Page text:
Jelena Dokic made her return to the commentary box at the Australian Open on Sunday night, after her absence from last week's Adelaide International had tennis fans fearing the worst. Dokic's involvement in the year's opening grand slam was thrown into doubt during the recent Adelaide International, where she was forced to leave after coming down with a sudden illness.
Dokic's commentary duties in Adelaide came to an abrupt halt after the 40-year-old revealed she had flown back to Melbourne after suffering an infection. “I have come down with a viral infection and I have to leave and get back home to Melbourne asap,” she wrote on social media at the time. "I am so sad and disappointed as I absolutely love Adelaide and this amazing tournament but I have no choice. Off to Melbourne now and hopefully I will be ok soon and by Sunday for the start of the Australian Open. Fingers crossed.”
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The tennis world was understandably gutted for Dokic, who has emerged as a fan favourite in account of her astute commentary and knowledge of the sport, as well as her memorable on-court interviews. But concerns that the former World No.4 could be forced to miss the Australian Open were allayed on Sunday when she posted a number of photos at Melbourne Park.
She then took her place in the commentary box for Channel 9 for Novak Djokovic's first-round clash with Dino Prižmić. Dokic was in her usual role alongside Todd Woodbridge and John McEnroe - the first time the American legend has been at the Melbourne Park grand slam in four years.
"It’s almost time. Melbourne is ready, Australian Open is ready and I am ready to go," Dokic wrote on Instagram alongside a picture of herself in a blue dress with an Australian Open lanyard hanging down from her neck. "Just picked up my accreditation, did all the fittings and meetings and I am ready. And no better way to mark the beginning of the Australian Open than with a picture in front of the Melbourne sign with my accreditation in the tunnels of the Rod Laver Arena."
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She later posted a photo wearing an eye-catching green suit, confirming she would take her usual role in the commentary box. Both posts were met with a flood of messages welcoming her return.
One user commented: "So glad you are up and about again, it's not tennis without Jelena on commentary! Stay well." Another added: "Yesss - she's back! Have missed your insightful, considered commentary, Jelena so really pleased you're better in time. Take care though."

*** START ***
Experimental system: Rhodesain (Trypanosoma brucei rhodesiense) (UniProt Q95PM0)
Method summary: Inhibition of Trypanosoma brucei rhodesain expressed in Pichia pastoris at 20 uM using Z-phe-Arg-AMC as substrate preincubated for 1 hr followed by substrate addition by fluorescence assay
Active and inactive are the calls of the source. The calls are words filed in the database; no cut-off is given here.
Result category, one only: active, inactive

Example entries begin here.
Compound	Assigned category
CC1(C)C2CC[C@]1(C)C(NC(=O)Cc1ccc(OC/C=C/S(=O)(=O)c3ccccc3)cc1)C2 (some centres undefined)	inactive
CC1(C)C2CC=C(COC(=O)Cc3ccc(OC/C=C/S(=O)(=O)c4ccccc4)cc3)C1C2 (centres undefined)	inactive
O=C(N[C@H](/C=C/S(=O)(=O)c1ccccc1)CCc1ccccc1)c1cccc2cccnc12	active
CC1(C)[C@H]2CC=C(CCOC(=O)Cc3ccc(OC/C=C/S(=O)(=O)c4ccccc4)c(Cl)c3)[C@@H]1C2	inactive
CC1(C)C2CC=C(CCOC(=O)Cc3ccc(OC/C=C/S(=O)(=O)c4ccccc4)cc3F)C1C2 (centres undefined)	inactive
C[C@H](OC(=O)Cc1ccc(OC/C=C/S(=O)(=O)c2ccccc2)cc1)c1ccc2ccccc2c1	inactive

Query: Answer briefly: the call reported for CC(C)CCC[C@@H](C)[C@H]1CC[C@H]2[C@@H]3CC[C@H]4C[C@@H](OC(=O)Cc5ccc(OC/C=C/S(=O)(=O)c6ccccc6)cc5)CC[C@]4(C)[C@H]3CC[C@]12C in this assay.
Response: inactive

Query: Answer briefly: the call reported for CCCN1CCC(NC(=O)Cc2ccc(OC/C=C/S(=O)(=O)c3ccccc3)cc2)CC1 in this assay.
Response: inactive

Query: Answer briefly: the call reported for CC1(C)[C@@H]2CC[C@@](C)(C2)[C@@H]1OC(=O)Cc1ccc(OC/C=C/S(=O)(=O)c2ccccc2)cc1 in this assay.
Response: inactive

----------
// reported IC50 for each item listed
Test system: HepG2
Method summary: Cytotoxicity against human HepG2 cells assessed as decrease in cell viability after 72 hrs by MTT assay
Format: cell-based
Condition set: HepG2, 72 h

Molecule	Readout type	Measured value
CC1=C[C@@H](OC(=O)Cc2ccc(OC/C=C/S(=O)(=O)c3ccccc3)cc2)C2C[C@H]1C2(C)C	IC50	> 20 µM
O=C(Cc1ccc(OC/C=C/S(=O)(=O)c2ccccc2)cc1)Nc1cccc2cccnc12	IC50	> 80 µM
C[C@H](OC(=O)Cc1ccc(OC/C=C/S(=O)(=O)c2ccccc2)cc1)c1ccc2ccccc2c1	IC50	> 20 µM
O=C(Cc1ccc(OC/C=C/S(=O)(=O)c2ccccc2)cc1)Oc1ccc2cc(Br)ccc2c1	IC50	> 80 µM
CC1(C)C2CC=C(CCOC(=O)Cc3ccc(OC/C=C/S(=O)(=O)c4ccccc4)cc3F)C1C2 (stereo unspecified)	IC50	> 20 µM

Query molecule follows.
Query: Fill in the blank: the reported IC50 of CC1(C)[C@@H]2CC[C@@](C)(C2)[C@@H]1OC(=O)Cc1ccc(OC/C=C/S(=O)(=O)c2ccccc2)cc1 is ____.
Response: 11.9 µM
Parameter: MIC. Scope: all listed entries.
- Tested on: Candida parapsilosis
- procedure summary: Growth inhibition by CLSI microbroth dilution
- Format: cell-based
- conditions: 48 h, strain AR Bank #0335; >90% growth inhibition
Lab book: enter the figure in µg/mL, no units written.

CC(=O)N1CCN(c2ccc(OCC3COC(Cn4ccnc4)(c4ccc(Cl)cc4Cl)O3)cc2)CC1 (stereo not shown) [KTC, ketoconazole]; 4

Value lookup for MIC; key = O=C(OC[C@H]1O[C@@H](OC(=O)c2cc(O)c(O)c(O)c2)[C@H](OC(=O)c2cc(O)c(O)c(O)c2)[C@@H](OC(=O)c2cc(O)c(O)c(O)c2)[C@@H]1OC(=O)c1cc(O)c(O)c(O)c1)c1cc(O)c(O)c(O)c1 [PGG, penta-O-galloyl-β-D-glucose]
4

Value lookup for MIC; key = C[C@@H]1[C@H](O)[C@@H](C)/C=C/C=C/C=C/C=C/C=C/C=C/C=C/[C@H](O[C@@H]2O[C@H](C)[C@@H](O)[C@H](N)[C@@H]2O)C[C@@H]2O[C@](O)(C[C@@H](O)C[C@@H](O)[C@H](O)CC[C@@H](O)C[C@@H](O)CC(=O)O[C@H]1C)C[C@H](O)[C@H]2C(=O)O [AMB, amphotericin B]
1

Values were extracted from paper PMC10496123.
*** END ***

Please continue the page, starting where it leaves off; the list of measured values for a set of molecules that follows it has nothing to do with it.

A third fan wrote: "Can't wait to hear you @dokic_jelena... you are a great commentator!" Others praised the 40-year-old for how good she looked and the flowing blue dress the former World No.4 was wearing, with another fan adding: "Glad to see you are feeling better and up and about!! THAT DRESS!!! I Love it!!!"
Dokic's health setback in Adelaide also saw her miss out on a book signing for her most recent autobiography 'Fearless', which is a recount about how she was able to reach out for help after struggling with an eating disorder in recent years. The book details how Dokic has bounced back from heartache and trauma to establish herself as a leading commentator and motivational speaker.
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The 40-year-old former tennis star - who rose to World No.4 at the peak of her career - has emerged as powerful voice for body positivity and mental health awareness in recent years, as well as one of Australia's most respected tennis analysts. Last year, she lifted the lid on an eating disorder from her younger years and the breakdown of a long-term relationship with her former partner.
Dokic revealed that she almost took her own life in 2022 and was courageous when she called out online trolls after being targeted by body-shamers while carrying out her media role at the Australian Open. The much-loved tennis commentator has been widely praised for having the courage to talk about her traumatic past and well-documented battles with mental health and depression that she spoke about in detail in her first best-selling book 'Unbreakable'.
Following the resounding success of that autobiography, Dokic decided to shine a light on more of her eventful life in Fearless. In an interview published by Stellar last year, Dokic revealed that writing the book helped her better understand and speak about the eating disorders she suffered as far back as her childhood refugee days in Serbia.
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